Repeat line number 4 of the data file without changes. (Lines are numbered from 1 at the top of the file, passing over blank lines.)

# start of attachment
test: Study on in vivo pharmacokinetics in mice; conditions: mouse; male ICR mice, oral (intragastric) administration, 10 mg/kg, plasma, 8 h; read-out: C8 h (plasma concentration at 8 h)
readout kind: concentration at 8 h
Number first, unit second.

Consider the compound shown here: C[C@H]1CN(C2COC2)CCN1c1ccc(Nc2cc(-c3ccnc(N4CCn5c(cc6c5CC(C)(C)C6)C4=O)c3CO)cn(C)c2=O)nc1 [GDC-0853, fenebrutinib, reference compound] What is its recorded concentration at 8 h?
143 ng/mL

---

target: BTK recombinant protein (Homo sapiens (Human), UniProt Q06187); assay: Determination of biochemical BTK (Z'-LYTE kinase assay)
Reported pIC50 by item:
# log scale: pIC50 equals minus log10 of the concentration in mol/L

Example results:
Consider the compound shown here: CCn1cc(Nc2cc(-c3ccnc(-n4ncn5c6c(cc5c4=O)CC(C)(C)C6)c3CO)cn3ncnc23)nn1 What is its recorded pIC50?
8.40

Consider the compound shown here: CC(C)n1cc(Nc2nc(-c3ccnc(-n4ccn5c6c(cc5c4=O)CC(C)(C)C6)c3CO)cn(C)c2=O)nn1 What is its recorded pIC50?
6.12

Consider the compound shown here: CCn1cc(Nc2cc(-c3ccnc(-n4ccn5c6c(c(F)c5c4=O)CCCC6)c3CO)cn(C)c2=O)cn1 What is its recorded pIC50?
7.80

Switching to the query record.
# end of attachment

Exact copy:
Consider the compound shown here: C[C@H]1CN(C2COC2)CCN1c1ccc(Nc2cc(-c3ccnc(N4CCn5c(cc6c5CC(C)(C)C6)C4=O)c3CO)cn(C)c2=O)nc1 [GDC-0853, fenebrutinib, reference compound] What is its recorded concentration at 8 h?